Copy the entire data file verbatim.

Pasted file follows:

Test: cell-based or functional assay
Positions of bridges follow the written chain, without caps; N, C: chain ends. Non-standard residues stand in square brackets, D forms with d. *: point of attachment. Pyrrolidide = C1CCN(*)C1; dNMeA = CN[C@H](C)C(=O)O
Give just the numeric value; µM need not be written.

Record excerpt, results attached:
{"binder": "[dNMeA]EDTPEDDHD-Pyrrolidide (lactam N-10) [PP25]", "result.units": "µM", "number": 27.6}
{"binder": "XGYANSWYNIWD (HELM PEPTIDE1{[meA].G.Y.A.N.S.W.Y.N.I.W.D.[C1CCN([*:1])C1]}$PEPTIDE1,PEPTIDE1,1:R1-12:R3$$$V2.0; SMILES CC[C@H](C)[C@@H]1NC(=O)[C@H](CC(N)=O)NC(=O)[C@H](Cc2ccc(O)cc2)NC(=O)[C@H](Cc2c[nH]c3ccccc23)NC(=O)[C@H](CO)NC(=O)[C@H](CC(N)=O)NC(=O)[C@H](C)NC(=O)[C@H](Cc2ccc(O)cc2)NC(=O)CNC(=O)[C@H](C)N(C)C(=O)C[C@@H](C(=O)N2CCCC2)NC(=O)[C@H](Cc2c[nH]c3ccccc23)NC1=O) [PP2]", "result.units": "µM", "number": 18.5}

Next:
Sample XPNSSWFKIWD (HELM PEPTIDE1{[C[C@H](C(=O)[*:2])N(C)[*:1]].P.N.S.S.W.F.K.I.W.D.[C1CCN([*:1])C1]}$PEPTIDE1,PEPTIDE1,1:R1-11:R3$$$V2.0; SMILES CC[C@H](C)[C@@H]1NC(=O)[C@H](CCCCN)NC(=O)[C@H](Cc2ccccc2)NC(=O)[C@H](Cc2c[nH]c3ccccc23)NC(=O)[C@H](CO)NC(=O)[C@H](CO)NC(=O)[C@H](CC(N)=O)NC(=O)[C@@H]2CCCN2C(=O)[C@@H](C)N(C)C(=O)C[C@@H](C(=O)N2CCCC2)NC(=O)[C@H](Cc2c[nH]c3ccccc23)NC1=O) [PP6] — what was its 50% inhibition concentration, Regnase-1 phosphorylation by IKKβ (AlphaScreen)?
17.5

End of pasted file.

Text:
Test: cell-based or functional assay
Positions of bridges follow the written chain, without caps; N, C: chain ends. Non-standard residues stand in square brackets, D forms with d. *: point of attachment. Pyrrolidide = C1CCN(*)C1; dNMeA = CN[C@H](C)C(=O)O
Give just the numeric value; µM need not be written.

Record excerpt, results attached:
{"binder": "[dNMeA]EDTPEDDHD-Pyrrolidide (lactam N-10) [PP25]", "result.units": "µM", "number": 27.6}
{"binder": "XGYANSWYNIWD (HELM PEPTIDE1{[meA].G.Y.A.N.S.W.Y.N.I.W.D.[C1CCN([*:1])C1]}$PEPTIDE1,PEPTIDE1,1:R1-12:R3$$$V2.0; SMILES CC[C@H](C)[C@@H]1NC(=O)[C@H](CC(N)=O)NC(=O)[C@H](Cc2ccc(O)cc2)NC(=O)[C@H](Cc2c[nH]c3ccccc23)NC(=O)[C@H](CO)NC(=O)[C@H](CC(N)=O)NC(=O)[C@H](C)NC(=O)[C@H](Cc2ccc(O)cc2)NC(=O)CNC(=O)[C@H](C)N(C)C(=O)C[C@@H](C(=O)N2CCCC2)NC(=O)[C@H](Cc2c[nH]c3ccccc23)NC1=O) [PP2]", "result.units": "µM", "number": 18.5}

Next:
Sample XPNSSWFKIWD (HELM PEPTIDE1{[C[C@H](C(=O)[*:2])N(C)[*:1]].P.N.S.S.W.F.K.I.W.D.[C1CCN([*:1])C1]}$PEPTIDE1,PEPTIDE1,1:R1-11:R3$$$V2.0; SMILES CC[C@H](C)[C@@H]1NC(=O)[C@H](CCCCN)NC(=O)[C@H](Cc2ccccc2)NC(=O)[C@H](Cc2c[nH]c3ccccc23)NC(=O)[C@H](CO)NC(=O)[C@H](CO)NC(=O)[C@H](CC(N)=O)NC(=O)[C@@H]2CCCN2C(=O)[C@@H](C)N(C)C(=O)C[C@@H](C(=O)N2CCCC2)NC(=O)[C@H](Cc2c[nH]c3ccccc23)NC1=O) [PP6] — what was its 50% inhibition concentration, Regnase-1 phosphorylation by IKKβ (AlphaScreen)?
17.5